PM&M / Germany / Brandenburg :


I would like to thank Mr. Fritz Lothar Wulf for supplying some additional information which enabled me to improve this page.

[1] : Steingutfabrik Elsterwerda G.m.b.H. (1900 until 1972)

The small factory was founded in 1900 right between the arms of the rivers Pulsnitz and Black Elster by a Mr. Korsukewiez who over the years slowly but surely increased the capacity until he employed up to 200 people in the 1920's and 30's, although some other sources claim that the factory had a peak of 400 workers during 1925.

Many famous designers and sculptors worked at the factory, for example the designer Ursula Fesca who worked there between 1928 and 1931 or other well-known artists like Siegfried Möller, Grete Gottschalk and Franz Eggert. Next to normal household items the factory also produced ceramic clocks during the Art Deco period and one of the decoration styles used is a typical example for a combined airbrush and stencil technique used during the mid-thirties.

It should be noted that next to the shown marks from the period between the two wars the factory also used either the word 'ELSTERWERDA' in a circle or simply a stamped 'Elsterwerda ⇒handgemalt' and in a large number of cases the items were left unmarked and only received a simple sticker. After the end of WWII some of the machines and kilns were disassembled and sent to the Soviet Union as part of the reparation agreement.

Sadly, that is also the time where the whole company archive went missing; it is believed that it was either destroyed or (more probably) taken away with the machinery. Also shortly after WWII the factory mark was replaced by a stamped ⇒V.V.B. Elsterwerda which was then used until the 'V.V.B.'-based structure for grouping nationalized companies was slowly abandoned in the early to mid-1950s in favour of the linear '⇒V.E.B.' approach.

[2] : V.E.B. Steingut Elsterwerda (1972 until 1990)

The nearly gutted factory was barely operational after the founding of the German Democratic Republic but slowly recovered, soon to catch up on its former production numbers. In 1972 the factory was nationalized and renamed to V.E.B. Steingut Elsterwerda; it gave work to over 400 people during peak times and continued production until German Reunification in 1990.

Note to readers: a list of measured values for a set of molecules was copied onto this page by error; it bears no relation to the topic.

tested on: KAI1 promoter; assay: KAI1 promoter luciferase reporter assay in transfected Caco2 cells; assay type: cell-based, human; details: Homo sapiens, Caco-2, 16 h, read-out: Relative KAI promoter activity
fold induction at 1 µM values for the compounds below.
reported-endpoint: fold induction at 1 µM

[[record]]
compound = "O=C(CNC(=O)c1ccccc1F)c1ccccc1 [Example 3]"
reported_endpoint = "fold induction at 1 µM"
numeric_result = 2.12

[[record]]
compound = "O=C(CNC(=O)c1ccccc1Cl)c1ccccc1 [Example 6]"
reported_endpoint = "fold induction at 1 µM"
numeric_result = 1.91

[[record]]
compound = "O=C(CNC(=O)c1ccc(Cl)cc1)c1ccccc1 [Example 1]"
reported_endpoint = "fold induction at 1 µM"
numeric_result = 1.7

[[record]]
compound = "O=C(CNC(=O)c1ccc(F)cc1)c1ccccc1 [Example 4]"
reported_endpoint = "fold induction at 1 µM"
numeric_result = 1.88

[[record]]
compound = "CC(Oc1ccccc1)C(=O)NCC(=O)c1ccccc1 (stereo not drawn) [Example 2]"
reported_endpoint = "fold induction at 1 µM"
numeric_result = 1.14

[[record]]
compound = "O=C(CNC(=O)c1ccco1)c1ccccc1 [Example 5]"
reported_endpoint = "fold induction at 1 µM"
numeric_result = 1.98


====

[3] : Elsterwerda-Keramik G.m.b.H. (1990 until 2004)

In 1990 the company was re-privatized and the process lead to massive layoffs with mere seven workers remaining. The factory was restructured and refitted, mainly using company inventory purchased from the closing ⇒Ulmer Keramik Hans Sauer from the town of Ulm (Baden-Württemberg). A short time later the factory was once again fully operational and produced tableware, employing 40 people.

All seemed in vain by the end of the 90's however because the business had to file for insolvency. An investor from West Germany saved the business and the company was able to continue; items were marked 'Meissen Land' and carried a stylised magpie in a circle (please note that I have so far not been able to get a picture of this type of mark!).

But luck was running out and in the year 2003 the company was again threatend by bankruptcy and the remaining 26 workers believed that this time it would be final. Located in Lower Saxony, the successful Clou & Classic ⇒G.m.b.H. company (dealing with glass, cutlery and other tableware) had been looking for a new production facility and stumbled over the Elsterwerda facility by coincidence. In a last minute deal the company saved the Elsterwerda factory which was re-founded as Clou & Classic Ceramics G.m.b.H. Elsterwerda during the first two weeks in February 2004.

[4] : Clou & Classic Ceramics G.m.b.H. Elsterwerda (2004 until 2005)

Utilizing the distribution channels of the Clou & Classic main company the Elsterwerda factory produced 80 percent of its output for pure export purposes and its customers were located in 91 different countries. But a short time later the factory was seen as too inefficient and unable to cope with the international market and at the end of the year 2005 the factory was closed and the machines were sold to various companies in Eastern Europe.

[5] : Clou & Classic Porcelain Company Germany G.m.b.H. (2005 until ....)

Clou & Classic as company continued under the proprietor Ms. Anneke Bongert without itself manufacturing items and offers a small variety of cutlery, glass, candle holders and porcelain tableware produced by various suppliers (last checked: April 2011).


Image 1-01
Used between 1900 and around 1918, 'U.' = 'Uhr' (clock), the number is a combo of mold and decoration.
(Picture by
Image 1-02
Used between 1900 and around 1918.
(Picture by Colin Mackenzie)
Image 1-03
Used between 1900 and around 1918, black mark. The 'Dec.' stands for 'Dekor' (decoration).
(Picture by Anja Wagemans)
Image 1-04
Used between around 1918 and 1945, the 'M158' yet again is a combination of mold and decoration identification.
Image 1-05
Also used between around 1918 and 1945, just the cursive 'ELSTERWERDA'.
Image 1-06
Also used between around 1918 and 1945, same as before but this time 'ELSTERWERDA' is accompanied by ⇒HANDGEMALT.
Image 2-07
Used between 1949 and around 1955, the rare V.V.B. ELSTERWERDA mark with 'IMPORT' addition.
Image 2-08
Used between 1972 and 1990, stylized magpie in a circle over 'DDR' (German version of 'GDR').
Image 2-09
Used between 1972 and 1990, here with the stamped ⇒HANDGEMALT addition.
(Picture: glasschaliceantiques)
Image 4-10
Mark used since 2004 ...
Image 4-11
... and the company logo used 2004/2005.
Image 4-12
Company logo used after 2006.

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